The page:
Security was extra tight at Maryland’s Andrews Air Force Base on April 16, 1972, as a pair of high-profile Chinese emissaries disembarked from a military plane. Government officials whisked the envoys into waiting vehicles that sped off with a police escort through the streets of Washington, D.C. The foreign arrivals weren’t destined for the White House or the State Department, however, but the National Zoo.
The diplomats—a pair of 18-month-old giant pandas named Ling-Ling and Hsing-Hsing—had been given to the United States as symbols of friendship during Richard Nixon’s historic presidential visit to the People’s Republic of China in February 1972 that normalized relations between the two countries. The gift of the placid, black-and-white bears was part of China’s long-standing tradition of “panda diplomacy” that began during the seventh-century Tang Dynasty when Empress Wu sent a pair of pandas to the Japanese emperor.
News of the cuddly gifts created a sensation in America as zoos from the Bronx to San Diego fiercely lobbied the White House to become the pandas’ new home. The exuberant reaction was a far cry from 1958 when the United States denied entry to a panda bound for Chicago’s Brookfield Zoo because she was “a product of Communist China.”
In early March, the president and first lady Pat Nixon decided that the Smithsonian’s National Zoo would be the pandas’ home. The decision was so eagerly awaited that Nixon personally called the editor of the Washington Star, Crosby Noyes, with the scoop. The president also broke the news that the pair would include one female and one male, but that their arrival would be delayed so that they could receive a crash course in the birds and the bees by watching other pandas mate at the Beijing Zoo. “The problem with pandas is they don’t know how to mate,” Nixon explained over the phone to Noyes.
Nixon knew the arrival of the pandas could be a public relations coup. “I could imagine that that zoo will get the biggest play in history,” he told Noyes. The National Zoo declared April 20, 1972, to be “Panda Day” as it debuted the Chinese bears. Nixon made sure that the first lady was there for the occasion. “It’s gonna be a hell of a story,” he told her in a recorded phone conversation, and he was right.
Twenty thousand people came to see the pandas as photographers snapped away. Ling-Ling delighted the crowds by licking her porridge bowl clean and putting it on her head. That afternoon, Nixon called his wife to “see how the panda thing went.” “They were just darling. Everybody raved about them,” she told her husband, who was curious if Mrs. Nixon had pet the pandas and wanted to know how the media covered the event. “Did they get a good picture of them, I hope?” he asked.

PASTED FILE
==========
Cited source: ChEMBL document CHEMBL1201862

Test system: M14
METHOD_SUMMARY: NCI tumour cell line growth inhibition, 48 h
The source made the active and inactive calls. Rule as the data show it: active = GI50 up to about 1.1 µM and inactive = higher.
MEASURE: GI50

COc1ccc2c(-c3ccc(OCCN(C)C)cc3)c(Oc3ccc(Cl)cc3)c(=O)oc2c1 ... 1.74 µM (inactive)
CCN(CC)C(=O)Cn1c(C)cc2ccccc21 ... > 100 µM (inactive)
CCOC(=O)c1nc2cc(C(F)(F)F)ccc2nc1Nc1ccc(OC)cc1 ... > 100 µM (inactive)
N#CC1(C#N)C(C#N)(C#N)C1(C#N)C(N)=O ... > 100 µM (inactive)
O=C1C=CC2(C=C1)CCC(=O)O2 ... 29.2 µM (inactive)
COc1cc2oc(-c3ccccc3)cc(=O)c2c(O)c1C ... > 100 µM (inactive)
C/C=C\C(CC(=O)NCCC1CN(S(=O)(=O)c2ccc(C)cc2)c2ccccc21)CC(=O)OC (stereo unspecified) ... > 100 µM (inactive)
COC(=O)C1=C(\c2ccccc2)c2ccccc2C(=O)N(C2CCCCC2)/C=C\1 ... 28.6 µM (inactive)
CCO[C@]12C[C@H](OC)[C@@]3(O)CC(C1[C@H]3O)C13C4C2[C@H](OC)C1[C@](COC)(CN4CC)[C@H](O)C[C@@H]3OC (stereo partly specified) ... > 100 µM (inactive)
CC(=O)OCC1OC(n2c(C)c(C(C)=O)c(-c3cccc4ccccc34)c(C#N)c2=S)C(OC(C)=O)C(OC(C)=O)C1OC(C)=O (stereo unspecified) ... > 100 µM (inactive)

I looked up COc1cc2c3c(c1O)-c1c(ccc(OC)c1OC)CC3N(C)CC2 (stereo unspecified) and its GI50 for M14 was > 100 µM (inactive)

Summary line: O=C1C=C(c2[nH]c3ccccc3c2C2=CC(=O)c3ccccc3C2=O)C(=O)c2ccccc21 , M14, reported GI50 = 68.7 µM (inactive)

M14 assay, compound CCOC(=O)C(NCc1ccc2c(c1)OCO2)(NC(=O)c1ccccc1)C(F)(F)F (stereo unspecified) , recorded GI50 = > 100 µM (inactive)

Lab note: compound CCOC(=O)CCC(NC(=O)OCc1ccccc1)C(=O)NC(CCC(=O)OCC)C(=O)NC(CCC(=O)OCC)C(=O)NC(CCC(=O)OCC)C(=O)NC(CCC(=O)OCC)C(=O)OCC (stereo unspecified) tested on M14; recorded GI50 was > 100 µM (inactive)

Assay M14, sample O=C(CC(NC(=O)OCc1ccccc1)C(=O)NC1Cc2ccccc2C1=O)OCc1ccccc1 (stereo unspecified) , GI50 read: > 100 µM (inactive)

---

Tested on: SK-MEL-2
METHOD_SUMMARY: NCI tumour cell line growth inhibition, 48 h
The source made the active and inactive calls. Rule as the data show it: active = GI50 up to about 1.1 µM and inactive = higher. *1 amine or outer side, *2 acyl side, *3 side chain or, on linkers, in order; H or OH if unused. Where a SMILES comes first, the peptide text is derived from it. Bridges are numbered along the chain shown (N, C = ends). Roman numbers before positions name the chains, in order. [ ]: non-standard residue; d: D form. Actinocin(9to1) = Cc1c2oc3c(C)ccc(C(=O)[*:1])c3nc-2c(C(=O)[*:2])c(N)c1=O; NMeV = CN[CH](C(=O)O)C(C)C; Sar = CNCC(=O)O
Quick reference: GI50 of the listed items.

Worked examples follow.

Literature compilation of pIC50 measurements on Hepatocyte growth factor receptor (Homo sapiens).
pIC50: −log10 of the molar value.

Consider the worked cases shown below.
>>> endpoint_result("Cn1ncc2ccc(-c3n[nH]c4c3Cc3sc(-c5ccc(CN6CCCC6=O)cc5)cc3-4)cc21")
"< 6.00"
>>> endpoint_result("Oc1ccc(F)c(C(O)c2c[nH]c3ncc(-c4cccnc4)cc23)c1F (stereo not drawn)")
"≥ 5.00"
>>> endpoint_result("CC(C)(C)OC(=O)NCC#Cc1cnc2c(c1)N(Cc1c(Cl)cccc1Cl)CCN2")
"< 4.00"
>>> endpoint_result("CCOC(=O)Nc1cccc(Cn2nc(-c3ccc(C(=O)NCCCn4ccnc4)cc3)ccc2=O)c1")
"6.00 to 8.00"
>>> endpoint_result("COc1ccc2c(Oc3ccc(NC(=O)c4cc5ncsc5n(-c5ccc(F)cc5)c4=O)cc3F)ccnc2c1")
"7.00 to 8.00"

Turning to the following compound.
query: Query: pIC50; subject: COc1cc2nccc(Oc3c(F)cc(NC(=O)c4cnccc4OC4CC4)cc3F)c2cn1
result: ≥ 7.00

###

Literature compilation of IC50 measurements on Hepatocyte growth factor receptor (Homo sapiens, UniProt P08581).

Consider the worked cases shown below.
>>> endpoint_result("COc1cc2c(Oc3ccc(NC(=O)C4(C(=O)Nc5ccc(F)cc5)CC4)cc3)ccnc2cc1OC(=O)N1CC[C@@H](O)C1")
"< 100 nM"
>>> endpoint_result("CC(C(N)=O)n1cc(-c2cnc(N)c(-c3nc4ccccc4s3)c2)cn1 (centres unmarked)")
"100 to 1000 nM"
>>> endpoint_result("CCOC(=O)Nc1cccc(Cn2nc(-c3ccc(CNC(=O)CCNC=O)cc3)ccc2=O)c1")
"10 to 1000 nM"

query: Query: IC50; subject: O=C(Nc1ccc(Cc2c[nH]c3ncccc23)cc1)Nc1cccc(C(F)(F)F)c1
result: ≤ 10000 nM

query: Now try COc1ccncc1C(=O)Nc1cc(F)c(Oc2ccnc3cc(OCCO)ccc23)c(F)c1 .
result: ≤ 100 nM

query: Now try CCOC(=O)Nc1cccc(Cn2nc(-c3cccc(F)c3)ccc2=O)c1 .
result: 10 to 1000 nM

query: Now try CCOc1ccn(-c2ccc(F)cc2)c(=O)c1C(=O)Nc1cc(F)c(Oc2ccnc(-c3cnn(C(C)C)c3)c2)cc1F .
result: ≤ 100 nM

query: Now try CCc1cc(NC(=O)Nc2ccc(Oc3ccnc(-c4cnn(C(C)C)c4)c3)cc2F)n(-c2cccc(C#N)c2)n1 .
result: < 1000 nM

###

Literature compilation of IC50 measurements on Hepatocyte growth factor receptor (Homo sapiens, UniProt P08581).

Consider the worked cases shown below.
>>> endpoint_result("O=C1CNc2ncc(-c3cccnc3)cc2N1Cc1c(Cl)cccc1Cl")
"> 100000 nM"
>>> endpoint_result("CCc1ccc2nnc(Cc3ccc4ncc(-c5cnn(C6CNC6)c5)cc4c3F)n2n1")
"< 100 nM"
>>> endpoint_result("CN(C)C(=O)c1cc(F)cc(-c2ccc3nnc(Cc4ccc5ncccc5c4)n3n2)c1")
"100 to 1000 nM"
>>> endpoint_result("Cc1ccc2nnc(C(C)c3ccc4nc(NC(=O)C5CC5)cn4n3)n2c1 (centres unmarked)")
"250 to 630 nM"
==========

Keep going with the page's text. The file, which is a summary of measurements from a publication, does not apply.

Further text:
He needn’t have worried about the media reaction. “New Pandas Melt Hearts at National Zoo,” declared the New York Times. The following Sunday, 75,000 people thronged the zoo and waited in a quarter-mile-long line to catch a glimpse of America’s newest celebrities, who graced magazine covers and proved to be an economic boon for producers of toys and stuffed animals.
The following year, the zoo’s stars moved into an air-conditioned “panda palace” with private sleeping dens and an expansive terraced area that was kept at 50 degrees to replicate their native climate. The lavish digs raised hackles that the pandas were living “like mandarins at U.S. taxpayer expense,” but no amount of bad press could sour the American public on the pandas, who continued to be the National Zoo’s top attraction until Ling-Ling died in 1992 followed by Hsing-Hsing seven years later. The pair produced five cubs, but none survived more than a few days. The Panda House remained empty until the arrival of Mei Xiang and Tian Tian in 2000. Their first cub, Tai Shan, returned to China in 2010, and last August Mei Xiang gave birth to a girl cub named Bao Bao.
Largely forgotten today is that before China gifted the pandas during Nixon’s 1972 trip, the White House had announced an animal offering of its own, although selecting the right beasts was not an easy task for American diplomats. Bald eagles and mountain lions were considered too belligerent, the grizzly bear was co-opted by the Soviet Union and the Beijing Zoo already had a bison. With their choices limited, the diplomats finally settled on their gift to the people of China—a pair of musk oxen.
Before returning home with the giant pandas, National Zoo Director Theodore Reed formally presented the musk oxen—Milton and Mathilda—who had been purchased from the San Francisco Zoo. It’s safe to say the shaggy beasts did not spark the same sensation in China as the pandas did in America. Upon arrival, Milton suffered from postnasal drip, coughing spells and a skin disease that was causing his hair to fall out in clumps. Mathilda was in rough shape as well. “One can only hope that a century from now ‘musk ox’ will not be Chinese slang for a useless object that can’t be disposed of,” commented a New York Times editorial.
Even Reed knew the United States got the better of the deal. “Frankly, I just don’t think musk oxen have the sex appeal pandas do,” Reed cooed after the arrival of Ling-Ling and Hsing-Hsing. “You like musk oxen, but pandas can steal your heart away.”
A couple of months later, Madame Sun Yat-sen, vice chairman of the Chinese government, was dining with a New York Times reporter. She took out her panda-decorated cigarette case, which led her to lament on the recent animal swap, “We got a bad deal. That’s Nixon for you.”